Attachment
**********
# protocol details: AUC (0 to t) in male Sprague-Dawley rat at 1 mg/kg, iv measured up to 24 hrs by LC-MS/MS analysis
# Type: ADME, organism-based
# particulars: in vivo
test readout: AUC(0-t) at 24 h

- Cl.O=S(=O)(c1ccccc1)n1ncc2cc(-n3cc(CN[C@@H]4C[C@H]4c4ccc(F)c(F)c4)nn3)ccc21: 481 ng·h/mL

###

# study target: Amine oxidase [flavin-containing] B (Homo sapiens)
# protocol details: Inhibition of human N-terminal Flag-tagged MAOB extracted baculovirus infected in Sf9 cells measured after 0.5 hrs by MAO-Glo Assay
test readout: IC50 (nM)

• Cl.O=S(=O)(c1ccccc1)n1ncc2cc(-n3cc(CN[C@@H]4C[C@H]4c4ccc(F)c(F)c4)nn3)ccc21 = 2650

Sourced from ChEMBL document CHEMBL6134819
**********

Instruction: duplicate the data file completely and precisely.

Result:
# protocol details: AUC (0 to t) in male Sprague-Dawley rat at 1 mg/kg, iv measured up to 24 hrs by LC-MS/MS analysis
# Type: ADME, organism-based
# particulars: in vivo
test readout: AUC(0-t) at 24 h

- Cl.O=S(=O)(c1ccccc1)n1ncc2cc(-n3cc(CN[C@@H]4C[C@H]4c4ccc(F)c(F)c4)nn3)ccc21: 481 ng·h/mL

###

# study target: Amine oxidase [flavin-containing] B (Homo sapiens)
# protocol details: Inhibition of human N-terminal Flag-tagged MAOB extracted baculovirus infected in Sf9 cells measured after 0.5 hrs by MAO-Glo Assay
test readout: IC50 (nM)

• Cl.O=S(=O)(c1ccccc1)n1ncc2cc(-n3cc(CN[C@@H]4C[C@H]4c4ccc(F)c(F)c4)nn3)ccc21 = 2650

Sourced from ChEMBL document CHEMBL6134819